Despite less-than-ideal house-buying conditions, existing-home sales in central jumped 8 percent in August, propelled by a strong economy and consumer optimism.
In the 15-county area, closed home sales rose from 3,519 in August 2017 to 3,802 last month, according to data from the MIBOR Realtor Association. Area sales have risen on a year-over-year basis in 29 of the past 34 months.
MIBOR officials say housing affordability is at a 10-year low due to rising prices, higher interest rates and increased building material costs. And housing costs are rising faster than household incomes.
“That kind of gap will eventually create fewer sales due to affordability concerns, which is happening in several markets, especially in the middle to high-middle price ranges,” MIBOR said in its latest report.
But that hasn’t happened yet.
“The fact remains that the trends do not yet support a dramatic shift away from what has been experienced over the last several years,” the report says. “Housing starts are performing admirably if not excitingly, prices are still inching upward, supply remains low and consumers are optimistic.”
The total number of active home listings in the region dropped 18 percent, from 9,826 at the end of August 2017 to 8,059 at the end of last month. New listings, however, jumped 9.5 percent, to 4,569.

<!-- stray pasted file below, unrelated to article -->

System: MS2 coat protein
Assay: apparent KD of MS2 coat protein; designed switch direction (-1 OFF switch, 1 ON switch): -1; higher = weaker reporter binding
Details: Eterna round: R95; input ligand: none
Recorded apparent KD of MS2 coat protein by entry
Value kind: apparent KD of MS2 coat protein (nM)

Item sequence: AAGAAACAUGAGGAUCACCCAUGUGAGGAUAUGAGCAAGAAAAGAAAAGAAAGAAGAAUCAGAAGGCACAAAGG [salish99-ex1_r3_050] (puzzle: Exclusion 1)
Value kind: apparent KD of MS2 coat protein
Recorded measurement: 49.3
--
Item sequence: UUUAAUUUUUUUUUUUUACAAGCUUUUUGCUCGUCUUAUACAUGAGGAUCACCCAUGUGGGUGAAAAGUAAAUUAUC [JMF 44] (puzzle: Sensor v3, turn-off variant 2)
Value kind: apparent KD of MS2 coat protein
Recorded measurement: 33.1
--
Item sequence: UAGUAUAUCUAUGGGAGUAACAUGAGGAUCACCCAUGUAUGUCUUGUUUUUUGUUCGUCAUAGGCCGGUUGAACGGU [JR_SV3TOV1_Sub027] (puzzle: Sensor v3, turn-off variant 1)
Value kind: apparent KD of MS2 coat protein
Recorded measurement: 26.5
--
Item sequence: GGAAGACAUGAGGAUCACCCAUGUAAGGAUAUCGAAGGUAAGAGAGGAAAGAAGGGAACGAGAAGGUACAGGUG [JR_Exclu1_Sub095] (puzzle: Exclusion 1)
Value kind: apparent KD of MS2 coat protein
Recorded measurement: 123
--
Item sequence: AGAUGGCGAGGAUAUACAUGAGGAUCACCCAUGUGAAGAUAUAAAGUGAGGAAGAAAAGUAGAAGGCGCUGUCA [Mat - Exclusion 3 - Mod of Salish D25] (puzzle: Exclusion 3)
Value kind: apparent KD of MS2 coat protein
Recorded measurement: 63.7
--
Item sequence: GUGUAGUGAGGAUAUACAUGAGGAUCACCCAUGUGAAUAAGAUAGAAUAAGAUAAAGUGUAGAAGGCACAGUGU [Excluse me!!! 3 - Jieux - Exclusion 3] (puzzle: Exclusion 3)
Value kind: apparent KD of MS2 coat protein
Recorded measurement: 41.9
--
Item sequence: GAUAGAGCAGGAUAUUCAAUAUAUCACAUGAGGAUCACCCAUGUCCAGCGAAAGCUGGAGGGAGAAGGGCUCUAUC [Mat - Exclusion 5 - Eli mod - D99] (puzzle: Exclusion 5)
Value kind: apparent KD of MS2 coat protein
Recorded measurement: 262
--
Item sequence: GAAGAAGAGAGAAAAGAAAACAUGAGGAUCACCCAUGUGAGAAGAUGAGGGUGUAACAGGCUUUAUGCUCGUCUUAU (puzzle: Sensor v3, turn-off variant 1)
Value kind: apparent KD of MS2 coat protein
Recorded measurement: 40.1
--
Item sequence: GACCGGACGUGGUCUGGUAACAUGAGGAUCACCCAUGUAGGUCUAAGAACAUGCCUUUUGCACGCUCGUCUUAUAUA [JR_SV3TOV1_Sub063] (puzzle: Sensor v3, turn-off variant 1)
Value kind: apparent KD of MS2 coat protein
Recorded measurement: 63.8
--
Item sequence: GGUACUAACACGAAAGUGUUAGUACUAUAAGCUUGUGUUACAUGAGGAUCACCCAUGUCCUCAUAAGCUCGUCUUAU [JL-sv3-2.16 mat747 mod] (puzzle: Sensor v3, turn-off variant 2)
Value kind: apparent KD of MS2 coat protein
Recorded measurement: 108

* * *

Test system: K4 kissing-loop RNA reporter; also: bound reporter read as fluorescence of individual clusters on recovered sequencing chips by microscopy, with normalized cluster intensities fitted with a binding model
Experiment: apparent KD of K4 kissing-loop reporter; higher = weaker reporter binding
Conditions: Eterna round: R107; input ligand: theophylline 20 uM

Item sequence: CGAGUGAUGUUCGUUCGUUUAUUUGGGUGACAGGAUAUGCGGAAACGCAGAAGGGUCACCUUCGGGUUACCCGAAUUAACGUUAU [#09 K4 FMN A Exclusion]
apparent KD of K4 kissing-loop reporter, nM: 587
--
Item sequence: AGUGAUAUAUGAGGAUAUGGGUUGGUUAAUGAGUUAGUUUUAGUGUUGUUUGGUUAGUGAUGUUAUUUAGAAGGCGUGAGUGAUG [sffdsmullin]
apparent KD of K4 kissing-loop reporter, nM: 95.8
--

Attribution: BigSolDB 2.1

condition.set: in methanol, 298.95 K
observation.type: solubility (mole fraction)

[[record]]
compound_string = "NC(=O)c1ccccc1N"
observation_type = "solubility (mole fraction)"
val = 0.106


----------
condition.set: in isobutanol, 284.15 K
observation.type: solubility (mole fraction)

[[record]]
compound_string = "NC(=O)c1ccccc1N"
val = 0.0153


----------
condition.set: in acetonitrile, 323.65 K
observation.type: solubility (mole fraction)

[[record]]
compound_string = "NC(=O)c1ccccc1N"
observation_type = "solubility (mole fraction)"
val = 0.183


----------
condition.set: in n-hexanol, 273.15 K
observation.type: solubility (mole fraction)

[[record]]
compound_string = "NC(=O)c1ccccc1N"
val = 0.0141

The average area home sales price during the year-over-year period increased 5.3 percent, to $216,003. The median price rose 9 percent, to $179,000.
Home owners across central Indiana in August got an average of 96.2 percent of their original list price when selling their houses.
Pending sales in the area were up 19 percent, to 3,731.
In Marion County—typically the most active market in central Indiana—closed sales in August rose 5.2 percent, to 1,507.
The average sales price in the county rose 9.2 percent, to $178,075. New listings rose 14.5 percent, to 1,931.
The inventory of single-family detached houses in Marion County was down 15.4 percent, to 2,772. The townhouse-condo inventory fell 24.1 percent, to 296 units.
In Hamilton County, sales rose 7.3 percent, to 736. The average sales price rose 1.8 percent, to $313,505. The inventory of single-family detached houses fell 12.8 percent, to 1,524.
In Hendricks County, sales soared 16.6 percent, to 337, while the average sales price ticked up 1.3 percent, to $224,224.
In Johnson County, sales rose 1.1 percent, to 266, while the average sales price dipped 1.2 percent, to $214,873.
Sales in Boone County fell 2.4 percent, to 122, as the average price of a home rose 14.3 percent, to $363,162.
Hancock County sales dropped 2.3 percent, to 126, and the average price jumped 18.2 percent, to $218,307.
Sales were down 3.6 percent in Madison County, to 160. The average sales price climbed 5.3 percent, to $125,610.
Morgan County sales increased 15.4 percent, to 120, and the average sales price ticked up 1.9 percent, to $185,665.
Shelby County saw 71 closed home sales in August, an increase of 37 percent. The average price rose 6.5 percent, to $147,805.